So naturally I had high hopes about seeing the group perform live at NYC’s Gramercy Theatre.
As a longtime, I was certainly not disappointed by the Whitest Kids’ hometown show (the group got its start after four of the five cast members met at New York’s School of Visual Arts).
Prehistoric man had already been making gruel from water and grains, so it was a small jump to starting cooking this mixture into a solid by frying it on stones.
A 2010 study by the National Academy of Sciences discovered traces of starch (likely from the roots of cattails and ferns) in prehistoric mortar and pestle-like rocks.
It had me and my friends and everyone I know quoting it. It never gets tiresome or boring, like many shows have, and I'm sure it might never get tiresome and boring. I started watching this show after being bombarded with ads on Fuse.
Bread, in all its various forms, is the most widely consumed food in the world.
In one, a wounded soldier writes a letter home to his wife, whom he expects to never see again. The Whitest Kids don't pick one; rather than having three escalating jokes along one premise, we instead get one joke from three premises, and the sketch is bereft of momentum. One of the sketches is an ad for one of those compilation CDs, , and the joke is split between the outrageousness of the archaic song lyrics (mostly about child brides) and the overproduction of the performances themselves, with back-up dancers and the like.
At first he tries to play up how he died a noble death as a super secret important government official, at which point the transcribing soldier interrupts him and says "she'd never buy that." So the wounded soldier starts over, and composes a sweet note that turns out to be fake; all the talk of gruesome, painful details was just to throw the wife off his scent, so he can go off to Monaco and "whore it up for, oh I dunno, 25 years." We see the wife sad, then the soldier skipping away satisfied—suddenly he's shot, and the cut back to the wife shows that the transcribing soldier was, in fact, taking it down, even the Monaco part. Is it that the soldier wants to seem cooler to his wife than he was in real life? Is the joke in "Baked Beans" that the girl is pouring baked beans all over herself, or that the announcer is saying things like "catchphrase" instead of an actual catchphrase?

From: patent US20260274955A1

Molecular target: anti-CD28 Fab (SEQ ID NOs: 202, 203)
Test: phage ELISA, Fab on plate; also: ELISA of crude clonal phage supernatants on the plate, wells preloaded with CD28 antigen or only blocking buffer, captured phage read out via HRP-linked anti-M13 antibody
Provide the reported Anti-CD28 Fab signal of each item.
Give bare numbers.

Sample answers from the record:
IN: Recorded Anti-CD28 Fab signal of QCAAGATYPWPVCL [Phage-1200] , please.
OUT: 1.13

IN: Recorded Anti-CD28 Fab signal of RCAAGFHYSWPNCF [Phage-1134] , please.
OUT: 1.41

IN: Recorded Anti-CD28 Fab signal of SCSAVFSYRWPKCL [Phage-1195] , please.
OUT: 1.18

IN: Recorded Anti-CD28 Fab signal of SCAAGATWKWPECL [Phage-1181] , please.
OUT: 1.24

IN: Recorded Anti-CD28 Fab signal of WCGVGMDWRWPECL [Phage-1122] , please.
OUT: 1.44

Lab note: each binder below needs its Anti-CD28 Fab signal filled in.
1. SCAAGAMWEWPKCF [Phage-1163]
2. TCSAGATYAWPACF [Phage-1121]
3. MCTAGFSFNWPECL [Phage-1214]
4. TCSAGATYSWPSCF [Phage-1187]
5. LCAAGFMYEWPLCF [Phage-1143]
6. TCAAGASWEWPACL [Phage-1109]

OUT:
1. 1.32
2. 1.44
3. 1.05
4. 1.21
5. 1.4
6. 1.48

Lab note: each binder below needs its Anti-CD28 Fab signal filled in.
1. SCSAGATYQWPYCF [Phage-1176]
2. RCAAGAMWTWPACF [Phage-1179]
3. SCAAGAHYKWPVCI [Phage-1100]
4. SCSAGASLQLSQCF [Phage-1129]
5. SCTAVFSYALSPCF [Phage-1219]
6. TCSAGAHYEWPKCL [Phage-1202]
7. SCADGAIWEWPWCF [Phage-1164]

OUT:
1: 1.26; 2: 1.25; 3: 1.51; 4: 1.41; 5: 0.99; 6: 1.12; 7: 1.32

The night proved to be a greatest hits performance from the troupe, with them performing many fan favorites like the aforementioned “Slow Jerk,” “Abe Lincoln,” the “Dating Game” and many more along with a few only die-hard fans would remember.In fact, seeing each member try to refrain from cracking up at a blunder or newly added line was a personal highlight.There was also plenty of audience interaction (with the group bringing volunteers from the audience on stage for two sketches) that made the night even more memorable for the crowd.Not only is it an important source of carbohydrates, it’s also portable and compact, which helps to explain why it has been an integral part of our diet for thousands of years.In fact, recent scholarship suggests humans started baking bread at least 30,000 years ago.